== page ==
PLANT BADGE Scots Fir Red Whortleberry CREST BADGE Out of chapeau gules turned ermine a demi-lion rampant, gules, holding in his dexter paw a sword, proper pommelled, or.Clansmen's Badges:
The chief wears a crested badge surmounted by three feathers. It was the practise, however, for chiefs to allow their followers to wear the crest and motto in a silver strap-and-buckle badge. This is the clansmen's badge and if you are a member of the clan you may wear it. If the clan lacks a chief, no badge is worn. [ Sir Thomas Innes, in The Scottish Tartans ]
The whole Clan Chattan group -- Mackintosh, Macpherson, MacGillivray, MacQueen, MacBean, Farquharson, and Davidson -- have long borne Red Whortleberry (in Scotland sometimes called `Cranberry') or Bearberry or Boxwood. Now the leaves of these three plants are, for "practical" purposes, indistinguishable, and it is evident that whichever was available was used.Farquharson, however, uses alternately Pine (and this appears on the uniforms of "The Invercauld Highlanders")> The origin of this is, that in the first stage of the Invercauld arms a Pine tree was used as mark of cadency from the basic Shaw- Mackintosh arms. It is therefore essentially a "district" badge; but shows how such things arise; and how the whole Clan Chattan uses the Box-Whortle- Cranberry plant leaves, but that, within the major clan, branch-clans may have additional sub-badges, drawn, in this case, from the armorial mark of cadency.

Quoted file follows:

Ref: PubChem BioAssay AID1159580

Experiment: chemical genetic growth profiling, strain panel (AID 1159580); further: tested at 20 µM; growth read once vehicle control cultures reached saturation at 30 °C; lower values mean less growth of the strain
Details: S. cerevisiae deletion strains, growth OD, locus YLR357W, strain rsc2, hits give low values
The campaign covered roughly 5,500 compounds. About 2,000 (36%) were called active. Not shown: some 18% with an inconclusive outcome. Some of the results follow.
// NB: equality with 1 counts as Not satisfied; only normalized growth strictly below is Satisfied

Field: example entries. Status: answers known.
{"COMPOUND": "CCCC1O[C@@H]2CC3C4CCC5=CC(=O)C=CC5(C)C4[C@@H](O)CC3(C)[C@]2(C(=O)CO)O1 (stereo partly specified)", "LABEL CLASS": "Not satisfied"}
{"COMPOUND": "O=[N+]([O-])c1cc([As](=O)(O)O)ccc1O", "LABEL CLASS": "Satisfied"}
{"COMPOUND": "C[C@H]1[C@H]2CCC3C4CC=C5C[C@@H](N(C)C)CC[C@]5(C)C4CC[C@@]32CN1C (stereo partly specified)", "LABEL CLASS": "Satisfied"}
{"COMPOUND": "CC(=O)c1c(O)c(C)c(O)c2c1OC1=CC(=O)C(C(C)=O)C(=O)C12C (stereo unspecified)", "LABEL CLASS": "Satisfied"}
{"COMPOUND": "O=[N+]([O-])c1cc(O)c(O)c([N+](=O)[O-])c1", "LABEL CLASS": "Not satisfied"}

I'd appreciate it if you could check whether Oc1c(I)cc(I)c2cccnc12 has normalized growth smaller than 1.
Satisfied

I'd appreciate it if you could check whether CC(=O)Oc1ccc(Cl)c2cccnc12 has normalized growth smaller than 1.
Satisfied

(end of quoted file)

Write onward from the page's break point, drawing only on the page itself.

The objection to it, per se, is that it would suggest a Clan Alpin connection, and, where a local badge of such character exist, it should obviously be borne along with the badge of the major clan-group.
[From: "Clans, Septs and Regiments of the Scottish Highlands." Frank Adams, 1908]